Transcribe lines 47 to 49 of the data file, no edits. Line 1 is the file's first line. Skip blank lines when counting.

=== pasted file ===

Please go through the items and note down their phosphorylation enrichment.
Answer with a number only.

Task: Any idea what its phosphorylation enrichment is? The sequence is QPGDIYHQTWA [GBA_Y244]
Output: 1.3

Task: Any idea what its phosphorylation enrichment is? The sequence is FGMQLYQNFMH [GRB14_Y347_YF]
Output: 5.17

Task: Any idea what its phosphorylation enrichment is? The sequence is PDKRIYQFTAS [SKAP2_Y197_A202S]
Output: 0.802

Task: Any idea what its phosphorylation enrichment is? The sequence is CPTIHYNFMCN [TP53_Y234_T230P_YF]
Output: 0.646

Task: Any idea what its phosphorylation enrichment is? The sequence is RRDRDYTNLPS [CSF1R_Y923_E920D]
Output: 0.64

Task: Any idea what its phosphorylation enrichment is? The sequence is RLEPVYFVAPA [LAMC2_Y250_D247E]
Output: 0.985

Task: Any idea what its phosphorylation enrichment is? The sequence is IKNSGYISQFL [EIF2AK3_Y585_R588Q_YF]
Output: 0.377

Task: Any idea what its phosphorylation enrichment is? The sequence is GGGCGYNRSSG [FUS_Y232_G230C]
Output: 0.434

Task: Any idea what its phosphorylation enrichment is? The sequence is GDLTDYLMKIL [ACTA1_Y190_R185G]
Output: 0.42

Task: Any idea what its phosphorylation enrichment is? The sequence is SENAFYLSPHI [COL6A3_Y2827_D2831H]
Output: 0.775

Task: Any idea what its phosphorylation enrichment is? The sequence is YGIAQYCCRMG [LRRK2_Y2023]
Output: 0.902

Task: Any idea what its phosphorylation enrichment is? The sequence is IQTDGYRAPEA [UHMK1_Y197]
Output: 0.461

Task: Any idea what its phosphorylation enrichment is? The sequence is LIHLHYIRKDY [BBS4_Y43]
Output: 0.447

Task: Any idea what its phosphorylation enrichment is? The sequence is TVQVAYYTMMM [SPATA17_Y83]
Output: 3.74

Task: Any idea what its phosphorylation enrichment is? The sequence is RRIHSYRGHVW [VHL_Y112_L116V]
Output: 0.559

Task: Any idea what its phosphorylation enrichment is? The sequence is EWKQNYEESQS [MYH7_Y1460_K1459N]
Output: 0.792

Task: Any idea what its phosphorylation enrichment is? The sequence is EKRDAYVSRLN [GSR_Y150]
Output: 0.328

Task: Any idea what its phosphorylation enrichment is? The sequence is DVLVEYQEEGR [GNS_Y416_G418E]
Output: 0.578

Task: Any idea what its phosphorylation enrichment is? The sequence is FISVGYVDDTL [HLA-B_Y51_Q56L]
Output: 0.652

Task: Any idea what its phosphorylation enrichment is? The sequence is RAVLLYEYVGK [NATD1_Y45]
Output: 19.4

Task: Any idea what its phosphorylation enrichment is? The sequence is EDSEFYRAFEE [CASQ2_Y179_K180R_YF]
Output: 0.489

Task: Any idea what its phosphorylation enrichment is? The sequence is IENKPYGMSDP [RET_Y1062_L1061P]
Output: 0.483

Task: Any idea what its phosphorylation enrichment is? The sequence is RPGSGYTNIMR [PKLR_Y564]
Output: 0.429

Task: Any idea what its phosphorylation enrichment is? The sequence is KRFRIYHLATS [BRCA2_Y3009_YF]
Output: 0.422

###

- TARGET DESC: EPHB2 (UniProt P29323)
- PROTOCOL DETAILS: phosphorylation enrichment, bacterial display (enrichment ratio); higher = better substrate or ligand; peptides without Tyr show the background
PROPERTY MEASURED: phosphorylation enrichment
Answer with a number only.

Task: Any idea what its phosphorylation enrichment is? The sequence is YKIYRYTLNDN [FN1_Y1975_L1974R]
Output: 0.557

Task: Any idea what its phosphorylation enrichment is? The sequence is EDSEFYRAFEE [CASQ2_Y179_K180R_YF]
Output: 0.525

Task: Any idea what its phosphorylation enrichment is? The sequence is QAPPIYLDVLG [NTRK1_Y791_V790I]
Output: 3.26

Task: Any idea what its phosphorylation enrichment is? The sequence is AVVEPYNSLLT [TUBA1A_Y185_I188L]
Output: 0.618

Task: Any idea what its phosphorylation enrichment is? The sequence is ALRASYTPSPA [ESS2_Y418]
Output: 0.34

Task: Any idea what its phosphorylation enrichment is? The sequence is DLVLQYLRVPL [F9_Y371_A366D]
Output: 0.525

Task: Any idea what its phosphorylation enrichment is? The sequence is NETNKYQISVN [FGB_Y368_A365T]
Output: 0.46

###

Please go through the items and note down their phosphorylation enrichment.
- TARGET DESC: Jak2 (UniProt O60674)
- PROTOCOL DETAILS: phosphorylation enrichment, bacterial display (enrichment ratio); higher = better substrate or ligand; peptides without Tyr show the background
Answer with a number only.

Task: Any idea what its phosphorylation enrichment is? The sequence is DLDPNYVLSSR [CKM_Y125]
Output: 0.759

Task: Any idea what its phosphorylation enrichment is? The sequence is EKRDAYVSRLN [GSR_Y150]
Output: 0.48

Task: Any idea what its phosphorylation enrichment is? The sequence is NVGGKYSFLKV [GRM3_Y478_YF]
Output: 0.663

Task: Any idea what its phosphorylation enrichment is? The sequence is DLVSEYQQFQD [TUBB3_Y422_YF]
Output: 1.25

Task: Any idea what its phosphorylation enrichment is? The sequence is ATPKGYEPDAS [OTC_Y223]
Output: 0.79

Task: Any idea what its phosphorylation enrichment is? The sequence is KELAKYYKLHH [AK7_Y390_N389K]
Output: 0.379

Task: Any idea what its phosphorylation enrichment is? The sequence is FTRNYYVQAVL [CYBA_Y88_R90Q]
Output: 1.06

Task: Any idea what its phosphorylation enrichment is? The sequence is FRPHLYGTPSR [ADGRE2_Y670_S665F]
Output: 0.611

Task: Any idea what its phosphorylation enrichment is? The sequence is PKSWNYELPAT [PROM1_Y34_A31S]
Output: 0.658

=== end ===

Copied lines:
Task: Any idea what its phosphorylation enrichment is? The sequence is RPGSGYTNIMR [PKLR_Y564]
Output: 0.429

Task: Any idea what its phosphorylation enrichment is? The sequence is KRFRIYHLATS [BRCA2_Y3009_YF]